"Adult, embryonic stem cells (ESC) and induced pluripotent stem cells (iPSC) possess the fundamental properties to self-renew while remaining pluripotent. These unique capacities are regulated by gene networks which expression is tightly controlled at the epigenetic, transcriptional and post-transcriptional levels to insure proper stem cell fate decisions in response to developmental or environmental cues. Alterations of these networks in cancer stem cells (CSC) support their tumorigenic activity. Therefore, defining the molecular pathways that control the maintenance of self-renewal and pluripotency is not only important to understand normal development but could also improve the clinical potential of adult stem cells, ESCs and iPSCs, and reveal novel strategies to target CSCs.
Our objective is to identify novel mechanisms controlling the genetic programs that define the fate of ESCs. Along this line, we recently revealed a central role for alternative splicing (AS) in the regulation of the core ESC pluripotency regulatory circuitry. AS affects over 95% of multi-exon human genes and regulates gene expression by promoting transcriptome and proteome diversity. Although ESCs display a high degree of transcriptome complexity and express a large number of isoforms of unknown function, the extent and significance of AS contribution to this functional diversity remain largely unclear.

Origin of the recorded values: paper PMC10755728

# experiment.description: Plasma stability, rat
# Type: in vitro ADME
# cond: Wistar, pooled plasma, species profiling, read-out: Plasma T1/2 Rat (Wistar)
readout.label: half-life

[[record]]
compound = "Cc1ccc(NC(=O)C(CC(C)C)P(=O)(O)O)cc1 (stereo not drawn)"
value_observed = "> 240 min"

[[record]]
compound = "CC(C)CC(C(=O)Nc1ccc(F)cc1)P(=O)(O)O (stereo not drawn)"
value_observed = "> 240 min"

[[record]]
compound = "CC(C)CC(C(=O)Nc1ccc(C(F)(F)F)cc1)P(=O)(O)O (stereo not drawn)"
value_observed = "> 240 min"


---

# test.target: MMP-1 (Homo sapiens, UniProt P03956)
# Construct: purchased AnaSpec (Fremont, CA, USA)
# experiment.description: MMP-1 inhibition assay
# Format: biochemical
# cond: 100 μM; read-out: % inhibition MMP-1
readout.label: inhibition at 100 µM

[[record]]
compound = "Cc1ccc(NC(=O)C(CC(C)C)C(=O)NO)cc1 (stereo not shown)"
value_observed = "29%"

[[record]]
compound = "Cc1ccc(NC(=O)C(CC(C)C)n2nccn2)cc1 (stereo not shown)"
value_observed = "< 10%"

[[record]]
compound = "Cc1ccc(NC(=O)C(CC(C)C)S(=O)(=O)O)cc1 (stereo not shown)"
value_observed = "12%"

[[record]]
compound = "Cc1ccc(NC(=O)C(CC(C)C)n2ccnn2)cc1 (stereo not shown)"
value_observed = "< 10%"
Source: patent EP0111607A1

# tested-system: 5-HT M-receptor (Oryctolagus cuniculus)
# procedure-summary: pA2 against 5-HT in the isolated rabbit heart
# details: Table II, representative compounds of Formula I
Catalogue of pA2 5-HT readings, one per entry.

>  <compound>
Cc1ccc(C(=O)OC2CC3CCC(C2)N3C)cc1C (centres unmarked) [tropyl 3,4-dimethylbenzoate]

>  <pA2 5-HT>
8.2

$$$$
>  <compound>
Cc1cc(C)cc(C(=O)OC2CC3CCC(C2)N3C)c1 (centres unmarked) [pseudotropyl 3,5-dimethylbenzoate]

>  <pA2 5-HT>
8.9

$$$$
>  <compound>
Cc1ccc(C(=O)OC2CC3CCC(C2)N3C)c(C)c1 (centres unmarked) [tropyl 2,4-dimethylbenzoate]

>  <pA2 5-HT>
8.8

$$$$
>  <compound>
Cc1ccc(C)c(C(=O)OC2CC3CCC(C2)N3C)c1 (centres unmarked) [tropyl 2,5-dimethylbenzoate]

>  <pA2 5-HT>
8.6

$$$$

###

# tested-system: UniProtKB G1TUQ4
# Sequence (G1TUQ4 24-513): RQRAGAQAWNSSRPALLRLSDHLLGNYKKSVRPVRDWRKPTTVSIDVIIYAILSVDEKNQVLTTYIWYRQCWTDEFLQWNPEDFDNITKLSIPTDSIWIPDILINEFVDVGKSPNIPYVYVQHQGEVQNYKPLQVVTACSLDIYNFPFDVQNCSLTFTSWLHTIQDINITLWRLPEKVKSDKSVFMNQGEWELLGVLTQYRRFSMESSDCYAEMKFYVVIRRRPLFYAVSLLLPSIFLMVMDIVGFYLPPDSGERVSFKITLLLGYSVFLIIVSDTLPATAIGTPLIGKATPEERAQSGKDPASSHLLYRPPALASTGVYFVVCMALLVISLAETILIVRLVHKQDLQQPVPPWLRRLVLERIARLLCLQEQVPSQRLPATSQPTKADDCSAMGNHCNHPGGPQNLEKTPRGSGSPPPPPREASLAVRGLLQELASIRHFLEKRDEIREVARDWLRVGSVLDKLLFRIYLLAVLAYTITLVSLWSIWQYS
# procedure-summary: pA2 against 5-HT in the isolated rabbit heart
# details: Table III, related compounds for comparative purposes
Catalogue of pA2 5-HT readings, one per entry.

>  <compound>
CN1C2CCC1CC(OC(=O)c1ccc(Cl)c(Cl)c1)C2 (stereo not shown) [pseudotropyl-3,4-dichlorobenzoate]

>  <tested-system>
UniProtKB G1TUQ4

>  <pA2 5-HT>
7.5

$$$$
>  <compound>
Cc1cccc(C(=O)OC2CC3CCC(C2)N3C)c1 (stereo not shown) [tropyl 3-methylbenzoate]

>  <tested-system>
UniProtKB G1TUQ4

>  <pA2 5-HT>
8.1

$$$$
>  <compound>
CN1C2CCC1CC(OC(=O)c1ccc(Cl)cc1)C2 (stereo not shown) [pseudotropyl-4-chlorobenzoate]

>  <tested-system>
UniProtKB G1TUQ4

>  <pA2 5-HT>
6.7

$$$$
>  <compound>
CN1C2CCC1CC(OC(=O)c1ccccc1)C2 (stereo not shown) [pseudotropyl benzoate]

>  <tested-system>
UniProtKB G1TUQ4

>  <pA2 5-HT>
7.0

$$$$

We propose to characterize molecular pathways that modulate AS programs and reshape the landscape of gene regulation which controls the pluripotency and self-renewal capacities of stem cells. More precisely, we will:
1- Identify splicing factors that control conserved AS events in mouse ESCs and support the maintenance self-renewal and pluripotency;
2- Characterize AS and gene networks coordinated by these essential factors to reshape the transcriptome of mouse ESCs;
3- Define the regulatory code underlying the in vivo regulation of ESC-specific AS networks by these splicing factors."
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